Summary: iMembrane is a homology-based method, which predicts a membrane protein's position within a lipid bilayer. It projects the results of coarse-grained molecular dynamics simulations onto any membrane protein structure or sequence provided by the user. iMembrane is simple to use and is currently the only computational method allowing the rapid prediction of a membrane protein's lipid bilayer insertion. Bilayer insertion data are essential in the accurate structural modelling of membrane proteins or the design of drugs that target them.
Availability:http://imembrane.info. iMembrane is available under a non-commercial open-source licence, upon request.
Membrane proteins constitute ∼30% of all known proteins and are one of the largest classes of drug targets. They have roles in a multitude of biological processes such as cell recognition and neurotransmitter transport (Müller et al., 2008). Unfortunately, they are extremely hard to purify and crystallize, making experimentally determined structures rare. Current computational structure prediction methods are also not ideal, as they are designed to work on globular, soluble proteins.
However, even if a membrane protein's structure is obtained, whether experimentally or computationally, we still do not hold the whole solution to the problem: the protein's position within the lipid bilayer remains unknown. Natural ligands or drugs must be able to access the part of the protein to which they bind. Therefore, it is important to be able to distinguish the parts of the protein that are within the lipid bilayer from those that are solvent-accessible. This information is not currently available from experiments. Structures obtained by X-ray crystallography or nuclear magnetic resonance (NMR) spectroscopy do not reflect the protein's native lipid bilayer environment.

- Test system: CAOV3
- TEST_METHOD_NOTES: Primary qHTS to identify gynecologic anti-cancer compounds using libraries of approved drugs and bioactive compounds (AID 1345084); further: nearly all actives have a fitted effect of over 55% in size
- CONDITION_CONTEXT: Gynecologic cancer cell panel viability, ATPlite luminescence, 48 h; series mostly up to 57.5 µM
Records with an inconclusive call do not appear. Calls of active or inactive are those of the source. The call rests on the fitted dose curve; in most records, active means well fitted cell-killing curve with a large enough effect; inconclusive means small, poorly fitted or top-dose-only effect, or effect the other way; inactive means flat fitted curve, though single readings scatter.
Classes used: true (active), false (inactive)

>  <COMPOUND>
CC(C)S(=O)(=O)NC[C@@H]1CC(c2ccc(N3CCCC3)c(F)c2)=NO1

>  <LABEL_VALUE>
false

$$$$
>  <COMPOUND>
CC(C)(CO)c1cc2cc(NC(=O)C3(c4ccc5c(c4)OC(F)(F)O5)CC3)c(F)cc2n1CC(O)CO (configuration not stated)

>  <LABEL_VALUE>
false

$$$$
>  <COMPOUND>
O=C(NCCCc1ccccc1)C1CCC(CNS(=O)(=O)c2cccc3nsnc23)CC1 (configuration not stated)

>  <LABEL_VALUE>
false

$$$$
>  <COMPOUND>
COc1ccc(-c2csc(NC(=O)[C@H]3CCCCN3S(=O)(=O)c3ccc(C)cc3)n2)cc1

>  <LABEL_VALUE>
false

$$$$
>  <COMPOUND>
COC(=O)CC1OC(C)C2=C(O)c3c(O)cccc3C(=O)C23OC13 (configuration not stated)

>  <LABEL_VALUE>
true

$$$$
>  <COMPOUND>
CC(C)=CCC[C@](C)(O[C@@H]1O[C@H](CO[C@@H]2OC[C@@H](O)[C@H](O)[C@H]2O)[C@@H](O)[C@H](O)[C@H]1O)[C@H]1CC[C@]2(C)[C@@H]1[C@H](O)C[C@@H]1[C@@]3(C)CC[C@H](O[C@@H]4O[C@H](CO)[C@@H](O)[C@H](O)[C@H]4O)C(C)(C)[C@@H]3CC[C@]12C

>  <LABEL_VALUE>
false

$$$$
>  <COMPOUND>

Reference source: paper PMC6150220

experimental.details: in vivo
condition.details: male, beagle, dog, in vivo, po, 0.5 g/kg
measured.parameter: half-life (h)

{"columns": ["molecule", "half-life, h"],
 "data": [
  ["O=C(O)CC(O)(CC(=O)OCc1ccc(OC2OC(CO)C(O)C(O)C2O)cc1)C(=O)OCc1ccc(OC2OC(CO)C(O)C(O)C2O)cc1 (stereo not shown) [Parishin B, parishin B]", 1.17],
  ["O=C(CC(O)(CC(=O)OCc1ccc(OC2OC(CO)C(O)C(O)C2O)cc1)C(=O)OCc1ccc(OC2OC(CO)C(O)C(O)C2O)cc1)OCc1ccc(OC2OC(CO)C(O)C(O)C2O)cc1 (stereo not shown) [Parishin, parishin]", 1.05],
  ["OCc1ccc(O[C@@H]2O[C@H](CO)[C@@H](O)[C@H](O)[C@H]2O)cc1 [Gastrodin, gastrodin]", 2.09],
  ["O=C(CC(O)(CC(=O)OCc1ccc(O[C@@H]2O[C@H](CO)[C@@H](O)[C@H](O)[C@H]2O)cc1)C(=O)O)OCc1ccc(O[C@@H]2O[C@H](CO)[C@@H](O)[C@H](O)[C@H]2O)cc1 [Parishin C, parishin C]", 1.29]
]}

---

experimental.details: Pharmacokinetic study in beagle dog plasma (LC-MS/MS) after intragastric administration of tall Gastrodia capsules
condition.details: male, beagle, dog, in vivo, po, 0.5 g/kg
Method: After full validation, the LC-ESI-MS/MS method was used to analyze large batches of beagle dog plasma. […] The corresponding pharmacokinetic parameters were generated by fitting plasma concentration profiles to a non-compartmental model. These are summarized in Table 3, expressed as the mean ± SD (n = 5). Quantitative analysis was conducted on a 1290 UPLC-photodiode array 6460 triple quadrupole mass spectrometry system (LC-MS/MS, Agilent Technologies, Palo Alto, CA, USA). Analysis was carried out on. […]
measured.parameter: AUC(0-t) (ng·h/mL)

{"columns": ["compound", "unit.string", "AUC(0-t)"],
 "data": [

There are several sequence-based methods to predict the position of transmembrane (TM) helices (e.g. TMHMM, Krogh et al., 2001) and β-barrels (e.g. HMM-B2TMR, Martelli et al., 2002). For reviews see Cuthbertson et al. (2005) and Bagos et al. (2005). The boundaries of putative TM helices or sheets tend to be predicted inaccurately and vary between different prediction methods. Half-helices, which span only a part of the membrane, are also hard to predict with existing tools. More importantly, all the above methods use a simple two-state membrane model (in membrane/not in membrane), occasionally with the addition of an uncertainty margin around the prediction. None of the available tools provides a detailed prediction of each residue's position within the lipid bilayer, or its contacts with the different regions of the membrane lipids.
There are some structure-based methods, which predict a protein's position within the membrane. These usually model the membrane as a hydrophobic slab, delimited by parallel planes (e.g. OPM, Lomize et al., 2006). The position of these planes is determined by using an energy function, which takes physical and/or statistical properties of amino acid residues as arguments.